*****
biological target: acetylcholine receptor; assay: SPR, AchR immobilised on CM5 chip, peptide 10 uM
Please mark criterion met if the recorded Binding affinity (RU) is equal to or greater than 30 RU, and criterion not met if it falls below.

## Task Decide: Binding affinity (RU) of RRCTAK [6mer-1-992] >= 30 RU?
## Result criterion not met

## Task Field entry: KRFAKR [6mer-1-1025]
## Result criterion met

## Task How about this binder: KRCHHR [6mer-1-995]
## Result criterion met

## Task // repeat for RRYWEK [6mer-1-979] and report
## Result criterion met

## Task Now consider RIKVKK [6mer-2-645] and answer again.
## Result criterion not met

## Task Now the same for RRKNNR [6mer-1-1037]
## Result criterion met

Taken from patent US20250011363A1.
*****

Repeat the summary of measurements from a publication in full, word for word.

biological target: acetylcholine receptor; assay: SPR, AchR immobilised on CM5 chip, peptide 10 uM
Please mark criterion met if the recorded Binding affinity (RU) is equal to or greater than 30 RU, and criterion not met if it falls below.

## Task Decide: Binding affinity (RU) of RRCTAK [6mer-1-992] >= 30 RU?
## Result criterion not met

## Task Field entry: KRFAKR [6mer-1-1025]
## Result criterion met

## Task How about this binder: KRCHHR [6mer-1-995]
## Result criterion met

## Task // repeat for RRYWEK [6mer-1-979] and report
## Result criterion met

## Task Now consider RIKVKK [6mer-2-645] and answer again.
## Result criterion not met

## Task Now the same for RRKNNR [6mer-1-1037]
## Result criterion met

Taken from patent US20250011363A1.